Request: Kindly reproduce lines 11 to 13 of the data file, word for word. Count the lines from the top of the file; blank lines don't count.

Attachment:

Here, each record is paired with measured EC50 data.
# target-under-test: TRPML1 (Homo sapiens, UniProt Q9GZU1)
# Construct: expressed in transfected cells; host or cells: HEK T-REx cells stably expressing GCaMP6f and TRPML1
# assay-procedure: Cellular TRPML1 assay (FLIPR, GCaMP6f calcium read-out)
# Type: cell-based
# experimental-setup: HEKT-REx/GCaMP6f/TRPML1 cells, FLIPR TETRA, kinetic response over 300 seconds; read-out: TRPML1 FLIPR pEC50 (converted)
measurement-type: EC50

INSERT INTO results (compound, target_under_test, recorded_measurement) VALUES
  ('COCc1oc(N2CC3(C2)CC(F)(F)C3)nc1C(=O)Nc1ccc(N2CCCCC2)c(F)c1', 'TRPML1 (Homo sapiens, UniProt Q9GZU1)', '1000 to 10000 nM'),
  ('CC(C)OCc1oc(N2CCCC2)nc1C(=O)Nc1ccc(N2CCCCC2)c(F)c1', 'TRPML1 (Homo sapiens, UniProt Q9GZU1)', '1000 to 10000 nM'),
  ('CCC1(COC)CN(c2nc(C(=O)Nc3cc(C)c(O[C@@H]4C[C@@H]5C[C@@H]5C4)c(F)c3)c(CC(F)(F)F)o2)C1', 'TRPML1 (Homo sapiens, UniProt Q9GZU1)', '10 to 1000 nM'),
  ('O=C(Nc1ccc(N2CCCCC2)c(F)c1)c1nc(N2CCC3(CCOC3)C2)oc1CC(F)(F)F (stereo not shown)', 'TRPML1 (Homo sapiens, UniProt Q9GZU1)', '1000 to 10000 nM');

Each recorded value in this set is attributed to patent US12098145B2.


  ('CCC1(COC)CN(c2nc(C(=O)Nc3cc(C)c(O[C@@H]4C[C@@H]5C[C@@H]5C4)c(F)c3)c(CC(F)(F)F)o2)C1', 'TRPML1 (Homo sapiens, UniProt Q9GZU1)', '10 to 1000 nM'),
  ('O=C(Nc1ccc(N2CCCCC2)c(F)c1)c1nc(N2CCC3(CCOC3)C2)oc1CC(F)(F)F (stereo not shown)', 'TRPML1 (Homo sapiens, UniProt Q9GZU1)', '1000 to 10000 nM');

Each recorded value in this set is attributed to patent US12098145B2.